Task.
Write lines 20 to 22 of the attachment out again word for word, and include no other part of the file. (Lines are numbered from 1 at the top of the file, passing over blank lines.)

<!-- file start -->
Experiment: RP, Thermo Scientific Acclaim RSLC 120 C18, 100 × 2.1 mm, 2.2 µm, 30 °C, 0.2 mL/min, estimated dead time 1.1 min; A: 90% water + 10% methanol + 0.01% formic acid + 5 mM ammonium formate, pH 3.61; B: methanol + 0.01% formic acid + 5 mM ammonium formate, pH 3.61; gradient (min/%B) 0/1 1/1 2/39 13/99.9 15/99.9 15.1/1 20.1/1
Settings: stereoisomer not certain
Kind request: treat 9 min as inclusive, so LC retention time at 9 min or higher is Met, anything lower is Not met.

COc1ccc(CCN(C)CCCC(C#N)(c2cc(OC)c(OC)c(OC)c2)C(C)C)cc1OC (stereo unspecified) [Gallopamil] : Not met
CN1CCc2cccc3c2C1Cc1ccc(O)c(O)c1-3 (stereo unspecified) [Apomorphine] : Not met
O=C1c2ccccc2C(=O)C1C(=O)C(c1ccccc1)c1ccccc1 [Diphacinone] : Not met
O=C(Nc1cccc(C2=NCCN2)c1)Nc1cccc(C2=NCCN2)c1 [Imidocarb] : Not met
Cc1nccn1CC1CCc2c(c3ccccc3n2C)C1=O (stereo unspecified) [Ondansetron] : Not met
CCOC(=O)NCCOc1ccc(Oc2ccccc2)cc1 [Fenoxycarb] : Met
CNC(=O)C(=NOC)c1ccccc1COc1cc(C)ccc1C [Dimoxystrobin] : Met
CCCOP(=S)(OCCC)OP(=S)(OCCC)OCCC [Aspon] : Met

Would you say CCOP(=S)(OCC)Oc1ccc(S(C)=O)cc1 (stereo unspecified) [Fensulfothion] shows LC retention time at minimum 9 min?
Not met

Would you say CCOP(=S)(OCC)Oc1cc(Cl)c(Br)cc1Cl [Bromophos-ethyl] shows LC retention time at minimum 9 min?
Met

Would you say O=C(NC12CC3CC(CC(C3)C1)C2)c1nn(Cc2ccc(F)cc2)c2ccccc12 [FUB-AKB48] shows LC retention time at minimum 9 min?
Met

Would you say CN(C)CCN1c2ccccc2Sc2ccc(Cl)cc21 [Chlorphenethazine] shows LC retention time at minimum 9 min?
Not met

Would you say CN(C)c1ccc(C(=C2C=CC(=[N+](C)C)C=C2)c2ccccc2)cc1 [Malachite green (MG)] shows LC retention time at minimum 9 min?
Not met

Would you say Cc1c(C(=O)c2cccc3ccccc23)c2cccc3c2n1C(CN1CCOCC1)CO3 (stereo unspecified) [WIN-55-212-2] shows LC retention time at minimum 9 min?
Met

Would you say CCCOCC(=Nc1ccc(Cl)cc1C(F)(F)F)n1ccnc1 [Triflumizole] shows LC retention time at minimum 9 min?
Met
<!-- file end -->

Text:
Would you say CN(C)c1ccc(C(=C2C=CC(=[N+](C)C)C=C2)c2ccccc2)cc1 [Malachite green (MG)] shows LC retention time at minimum 9 min?
Not met

Would you say Cc1c(C(=O)c2cccc3ccccc23)c2cccc3c2n1C(CN1CCOCC1)CO3 (stereo unspecified) [WIN-55-212-2] shows LC retention time at minimum 9 min?